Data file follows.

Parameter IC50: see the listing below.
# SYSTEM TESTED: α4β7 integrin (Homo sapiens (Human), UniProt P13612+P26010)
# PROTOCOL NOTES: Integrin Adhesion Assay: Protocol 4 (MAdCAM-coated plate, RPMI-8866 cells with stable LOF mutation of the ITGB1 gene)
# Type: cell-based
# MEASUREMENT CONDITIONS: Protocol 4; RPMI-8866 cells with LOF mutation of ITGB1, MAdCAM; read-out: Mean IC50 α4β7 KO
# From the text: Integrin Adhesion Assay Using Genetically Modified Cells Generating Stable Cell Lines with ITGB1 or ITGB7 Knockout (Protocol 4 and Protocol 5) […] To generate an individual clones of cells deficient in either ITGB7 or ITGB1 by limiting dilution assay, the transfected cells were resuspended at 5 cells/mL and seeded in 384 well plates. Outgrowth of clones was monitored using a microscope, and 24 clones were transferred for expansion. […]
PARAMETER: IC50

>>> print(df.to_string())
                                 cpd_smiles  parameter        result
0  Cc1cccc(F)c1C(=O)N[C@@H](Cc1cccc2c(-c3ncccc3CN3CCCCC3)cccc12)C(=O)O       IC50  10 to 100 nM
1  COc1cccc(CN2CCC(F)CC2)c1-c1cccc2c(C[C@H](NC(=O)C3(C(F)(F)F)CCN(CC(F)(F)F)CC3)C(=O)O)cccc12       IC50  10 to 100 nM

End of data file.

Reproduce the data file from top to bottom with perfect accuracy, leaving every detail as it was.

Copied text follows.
Parameter IC50: see the listing below.
# SYSTEM TESTED: α4β7 integrin (Homo sapiens (Human), UniProt P13612+P26010)
# PROTOCOL NOTES: Integrin Adhesion Assay: Protocol 4 (MAdCAM-coated plate, RPMI-8866 cells with stable LOF mutation of the ITGB1 gene)
# Type: cell-based
# MEASUREMENT CONDITIONS: Protocol 4; RPMI-8866 cells with LOF mutation of ITGB1, MAdCAM; read-out: Mean IC50 α4β7 KO
# From the text: Integrin Adhesion Assay Using Genetically Modified Cells Generating Stable Cell Lines with ITGB1 or ITGB7 Knockout (Protocol 4 and Protocol 5) […] To generate an individual clones of cells deficient in either ITGB7 or ITGB1 by limiting dilution assay, the transfected cells were resuspended at 5 cells/mL and seeded in 384 well plates. Outgrowth of clones was monitored using a microscope, and 24 clones were transferred for expansion. […]
PARAMETER: IC50

>>> print(df.to_string())
                                 cpd_smiles  parameter        result
0  Cc1cccc(F)c1C(=O)N[C@@H](Cc1cccc2c(-c3ncccc3CN3CCCCC3)cccc12)C(=O)O       IC50  10 to 100 nM
1  COc1cccc(CN2CCC(F)CC2)c1-c1cccc2c(C[C@H](NC(=O)C3(C(F)(F)F)CCN(CC(F)(F)F)CC3)C(=O)O)cccc12       IC50  10 to 100 nM